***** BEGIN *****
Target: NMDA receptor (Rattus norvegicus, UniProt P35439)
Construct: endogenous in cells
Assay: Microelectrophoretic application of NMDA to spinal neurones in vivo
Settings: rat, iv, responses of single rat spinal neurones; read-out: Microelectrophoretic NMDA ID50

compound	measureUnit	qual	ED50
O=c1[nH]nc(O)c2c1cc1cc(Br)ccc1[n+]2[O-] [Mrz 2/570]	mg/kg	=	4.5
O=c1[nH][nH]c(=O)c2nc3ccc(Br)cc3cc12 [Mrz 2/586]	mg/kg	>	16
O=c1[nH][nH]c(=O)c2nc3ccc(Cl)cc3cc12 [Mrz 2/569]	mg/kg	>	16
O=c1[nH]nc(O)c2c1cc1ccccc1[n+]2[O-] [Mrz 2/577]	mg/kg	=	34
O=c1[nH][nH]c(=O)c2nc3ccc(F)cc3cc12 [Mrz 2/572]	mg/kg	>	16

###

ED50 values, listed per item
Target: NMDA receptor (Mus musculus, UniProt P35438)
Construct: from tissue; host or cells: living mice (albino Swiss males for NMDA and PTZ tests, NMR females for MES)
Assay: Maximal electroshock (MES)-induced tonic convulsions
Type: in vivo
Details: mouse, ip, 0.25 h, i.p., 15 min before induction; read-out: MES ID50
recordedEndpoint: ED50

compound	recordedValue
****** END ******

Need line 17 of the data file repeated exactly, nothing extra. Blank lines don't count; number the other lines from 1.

Details: mouse, ip, 0.25 h, i.p., 15 min before induction; read-out: MES ID50